ICD-10 Diagnosis Code T65.212S

Toxic effect of chewing tobacco, self-harm, sequela

Diagnosis Code T65.212S

ICD-10: T65.212S
Short Description: Toxic effect of chewing tobacco, self-harm, sequela
Long Description: Toxic effect of chewing tobacco, intentional self-harm, sequela
This is the 2017 version of the ICD-10-CM diagnosis code T65.212S

Valid for Submission
The code T65.212S is valid for submission for HIPAA-covered transactions.

Code Classification
  • Injury, poisoning and certain other consequences of external causes (S00–T98)
    • Toxic effects of substances chiefly nonmedicinal as to source (T51-T65)
      • Toxic effect of other and unspecified substances (T65)

Information for Medical Professionals

Diagnostic Related Groups
The diagnosis code T65.212S is grouped in the following Diagnostic Related Group(s) (MS-DRG v33.0)

  • OTHER INJURY, POISONING AND TOXIC EFFECT DIAGNOSES WITH MCC 922
  • OTHER INJURY, POISONING AND TOXIC EFFECT DIAGNOSES WITHOUT MCC 923

Present on Admission (POA) Additional informationCallout TooltipPresent on Admission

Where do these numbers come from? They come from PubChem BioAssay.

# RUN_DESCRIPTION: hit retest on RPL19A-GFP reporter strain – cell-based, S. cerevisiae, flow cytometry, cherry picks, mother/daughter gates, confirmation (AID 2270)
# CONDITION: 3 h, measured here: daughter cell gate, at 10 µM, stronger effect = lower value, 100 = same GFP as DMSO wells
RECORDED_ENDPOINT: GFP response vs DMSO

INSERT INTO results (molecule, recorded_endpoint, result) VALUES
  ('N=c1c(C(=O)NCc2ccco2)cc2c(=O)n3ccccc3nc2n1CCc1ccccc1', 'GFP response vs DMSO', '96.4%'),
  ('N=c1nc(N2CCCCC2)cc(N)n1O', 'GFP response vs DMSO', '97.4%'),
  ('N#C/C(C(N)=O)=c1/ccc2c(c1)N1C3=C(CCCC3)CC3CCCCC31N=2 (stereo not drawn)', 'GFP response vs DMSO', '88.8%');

The Present on Admission (POA) indicator is used for diagnosis codes included in claims involving inpatient admissions to general acute care hospitals. POA indicators must be reported to CMS on each claim to facilitate the grouping of diagnoses codes into the proper Diagnostic Related Groups (DRG). CMS publishes a listing of specific diagnosis codes that are exempt from the POA reporting requirement.

The code T65.212S is exempt from POA reporting.

Information for Patients


Smokeless Tobacco

Also called: Chewing tobacco, Dip, Oral tobacco, Snuff, Spit tobacco

Many people who chew tobacco or dip snuff think it's safer than smoking. But you don't have to smoke tobacco for it to be dangerous. Chewing or dipping carries risks like

  • Cancer of the mouth
  • Decay of exposed tooth roots
  • Pulling away of the gums from the teeth
  • White patches or red sores in the mouth that can turn to cancer

Recent research shows the dangers of smokeless tobacco may go beyond the mouth. It might also play a role in other cancers, heart disease and stroke.

Smokeless tobacco contains more nicotine than cigarettes. Nicotine is a highly addictive drug that makes it hard to stop using tobacco once you start. Having a quit date and a quitting plan can help you stop successfully.

NIH: National Institute of Dental and Craniofacial Research


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